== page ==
Monday, February 7, 2011

The Super Bowl on Food

Congratulations to the Packers! 

My husband is pretty stoked, to say the least.

What we decided to have for dinner: a green salad and golden carrots, tomatoes, and cheddar cheese. 

I love this dressing from Newman's Own; it's simple, a healthy fat, and goes well with any type of salad! 

What the commercial$ during the Super Bowl would have us eat: 

What we drank: 

What the Super Bowl adverti$er$ would have us drink: 

The beer "America" drink$: 

Good Beer that we drank: 



What we take to school/work/play: 

 Me encanta andar bicicleta con mi amiga Krystal!

Ok, so maybe Jared and Ross don't take the canoe to work... but they do use their own two FEET! 

What the Adverti$er$ would have us take to school/work: 

Well, at least the Chevy Volt supports reducing fossil fuel emissions - just use it with a carpool buddy! 


Is this what the United States of America eats?

Some thoughts: like I mentioned in a previous post, 2/3 of the US population is either overweight or obese. Is it any wonder why after seeing the commercials for fast food, processed food, carbonated beverages, and luxury vehicle after vehicle on the most watched TV event of the year? 

Alright, I realize that we can all make our own decisions, and many of us do actually know what's healthy and what's not. I also realize that most people are not easily swayed to change their habits. Certainly there is a relationship between consumer demand and what products are offered - if the consumer didn't demand the unhealthy, processed foods, would the food industry create it? 

Well... consider this: from 1990 to the publication of Marion Nestle's book Food Politics in 2003, "116,000 new packaged foods and beverages have been introduced." (pg. 25) And imagine what another decade has brought! 

Not only has there been an addition of hundreds of thousands of processed foods, but there is an incredible amount of money that goes into advertising. Nearly 70% of advertising and marketing dollars go to fast food, pop, and processed foods. (Nestle, Food Politics, pg. 22) "$36 billion in food-marketing dollars ($10 billion directed to kids alone) are designed to get us to eat more, eat all manner of dubious neofoods, and create entire new eating occasions, such as in the car." (Michael Pollan, source) On the other hand, the USDA 2010 budget for food and nutrition services is $93,365.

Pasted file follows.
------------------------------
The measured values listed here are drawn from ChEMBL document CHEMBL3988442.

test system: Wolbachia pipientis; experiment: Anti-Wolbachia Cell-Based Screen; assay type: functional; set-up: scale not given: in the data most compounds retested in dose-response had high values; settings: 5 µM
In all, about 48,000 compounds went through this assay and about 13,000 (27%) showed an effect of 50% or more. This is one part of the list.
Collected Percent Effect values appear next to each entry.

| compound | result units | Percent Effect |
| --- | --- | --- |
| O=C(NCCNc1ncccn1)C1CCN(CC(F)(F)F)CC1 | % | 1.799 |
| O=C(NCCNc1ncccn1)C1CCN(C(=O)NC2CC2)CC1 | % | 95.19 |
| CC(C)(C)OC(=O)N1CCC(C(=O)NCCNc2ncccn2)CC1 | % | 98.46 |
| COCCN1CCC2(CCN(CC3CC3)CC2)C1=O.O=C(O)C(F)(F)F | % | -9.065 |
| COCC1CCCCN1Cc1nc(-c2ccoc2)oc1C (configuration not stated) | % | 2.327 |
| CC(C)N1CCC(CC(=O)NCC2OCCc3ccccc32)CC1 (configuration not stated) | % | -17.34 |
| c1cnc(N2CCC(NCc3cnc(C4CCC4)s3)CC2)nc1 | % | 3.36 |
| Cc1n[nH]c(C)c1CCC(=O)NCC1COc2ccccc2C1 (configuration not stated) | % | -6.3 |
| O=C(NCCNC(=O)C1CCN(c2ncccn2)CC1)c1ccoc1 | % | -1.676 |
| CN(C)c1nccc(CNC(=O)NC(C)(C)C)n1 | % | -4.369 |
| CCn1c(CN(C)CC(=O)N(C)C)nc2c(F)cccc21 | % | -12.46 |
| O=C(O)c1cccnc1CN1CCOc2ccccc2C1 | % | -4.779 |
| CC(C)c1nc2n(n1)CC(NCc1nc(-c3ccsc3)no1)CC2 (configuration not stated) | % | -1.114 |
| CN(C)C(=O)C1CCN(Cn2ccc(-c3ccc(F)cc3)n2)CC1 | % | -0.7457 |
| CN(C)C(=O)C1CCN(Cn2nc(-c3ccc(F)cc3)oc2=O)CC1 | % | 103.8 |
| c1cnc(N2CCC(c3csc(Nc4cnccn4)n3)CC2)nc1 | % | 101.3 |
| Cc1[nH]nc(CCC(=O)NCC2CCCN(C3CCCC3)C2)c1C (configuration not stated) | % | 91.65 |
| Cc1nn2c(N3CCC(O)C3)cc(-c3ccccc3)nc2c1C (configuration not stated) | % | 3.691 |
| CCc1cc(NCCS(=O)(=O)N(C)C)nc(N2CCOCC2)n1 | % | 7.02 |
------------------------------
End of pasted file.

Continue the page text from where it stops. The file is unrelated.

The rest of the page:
Look at McDonald's latest advertising scheme that I saw all over Washington this past summer: 

"Served in Seattle... Grown in Pasco"

Sure, that's true, because Washington is the #2 producer of potatoes in the nation after Idaho. The potatoes are "local" if you purchase them in Washington, but they're the same potatoes you'd be eating in Colorado, or Minnesota, or Florida. I'm sure you've heard of greenwashing, and now we have an example of localwashing. 

Side note: I guarantee any Olympic athlete you've seen on a McDonald's commercial DOES NOT actually eat it. Or, check out all this video that Ross' cousin Blake shared with me: not obese guys singing about a Whopper. Is a salad really "chick food," or is it a marketing scheme?

All people are capable of making their own food choices and decisions. Food Stamps are now debit cards that can be used at any grocery store, farmer's markets, and to my dismay, gas station convenience stores as well. There is choice. And clearly there is a demand for these processed products; people keep buying them and value fast, cheap foods. However, I didn't see a single vegetable advertised during the Super Bowl tonight. Oh wait - yes I did - there was a tomato and lettuce on the Wendy's chicken sandwich. ?!?!?

If hardly any money is going into education and advertising for healthy, whole foods, and billions of dollars are going into advertising for processed foods (see above: Coke, Pepsi, Doritos),  then perhaps the FOOD INDUSTRY IS CREATING THE DEMAND.